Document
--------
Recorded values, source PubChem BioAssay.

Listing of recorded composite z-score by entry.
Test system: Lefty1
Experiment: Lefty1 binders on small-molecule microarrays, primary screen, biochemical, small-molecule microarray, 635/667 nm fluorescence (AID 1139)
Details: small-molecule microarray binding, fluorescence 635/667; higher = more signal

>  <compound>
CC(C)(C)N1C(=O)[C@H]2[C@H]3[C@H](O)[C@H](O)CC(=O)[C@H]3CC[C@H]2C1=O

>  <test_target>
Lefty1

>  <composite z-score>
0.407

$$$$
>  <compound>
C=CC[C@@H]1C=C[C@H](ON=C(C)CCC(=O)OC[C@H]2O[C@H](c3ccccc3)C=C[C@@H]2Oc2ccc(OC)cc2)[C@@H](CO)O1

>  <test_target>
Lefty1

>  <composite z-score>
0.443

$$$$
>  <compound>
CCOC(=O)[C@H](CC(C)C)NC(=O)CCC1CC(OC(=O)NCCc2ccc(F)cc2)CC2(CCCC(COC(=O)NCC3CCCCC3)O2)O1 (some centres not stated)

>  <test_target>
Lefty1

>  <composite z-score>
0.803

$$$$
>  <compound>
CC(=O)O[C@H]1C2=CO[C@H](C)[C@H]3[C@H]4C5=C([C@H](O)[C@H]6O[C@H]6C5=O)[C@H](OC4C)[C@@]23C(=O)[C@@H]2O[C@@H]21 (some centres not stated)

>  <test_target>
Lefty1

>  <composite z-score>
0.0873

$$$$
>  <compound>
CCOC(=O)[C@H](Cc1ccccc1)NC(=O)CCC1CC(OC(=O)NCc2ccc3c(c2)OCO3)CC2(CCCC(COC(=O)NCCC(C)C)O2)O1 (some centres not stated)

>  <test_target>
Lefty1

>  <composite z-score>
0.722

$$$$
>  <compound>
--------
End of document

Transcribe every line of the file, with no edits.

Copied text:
Recorded values, source PubChem BioAssay.

Listing of recorded composite z-score by entry.
Test system: Lefty1
Experiment: Lefty1 binders on small-molecule microarrays, primary screen, biochemical, small-molecule microarray, 635/667 nm fluorescence (AID 1139)
Details: small-molecule microarray binding, fluorescence 635/667; higher = more signal

>  <compound>
CC(C)(C)N1C(=O)[C@H]2[C@H]3[C@H](O)[C@H](O)CC(=O)[C@H]3CC[C@H]2C1=O

>  <test_target>
Lefty1

>  <composite z-score>
0.407

$$$$
>  <compound>
C=CC[C@@H]1C=C[C@H](ON=C(C)CCC(=O)OC[C@H]2O[C@H](c3ccccc3)C=C[C@@H]2Oc2ccc(OC)cc2)[C@@H](CO)O1

>  <test_target>
Lefty1

>  <composite z-score>
0.443

$$$$
>  <compound>
CCOC(=O)[C@H](CC(C)C)NC(=O)CCC1CC(OC(=O)NCCc2ccc(F)cc2)CC2(CCCC(COC(=O)NCC3CCCCC3)O2)O1 (some centres not stated)

>  <test_target>
Lefty1

>  <composite z-score>
0.803

$$$$
>  <compound>
CC(=O)O[C@H]1C2=CO[C@H](C)[C@H]3[C@H]4C5=C([C@H](O)[C@H]6O[C@H]6C5=O)[C@H](OC4C)[C@@]23C(=O)[C@@H]2O[C@@H]21 (some centres not stated)

>  <test_target>
Lefty1

>  <composite z-score>
0.0873

$$$$
>  <compound>
CCOC(=O)[C@H](Cc1ccccc1)NC(=O)CCC1CC(OC(=O)NCc2ccc3c(c2)OCO3)CC2(CCCC(COC(=O)NCCC(C)C)O2)O1 (some centres not stated)

>  <test_target>
Lefty1

>  <composite z-score>
0.722

$$$$
>  <compound>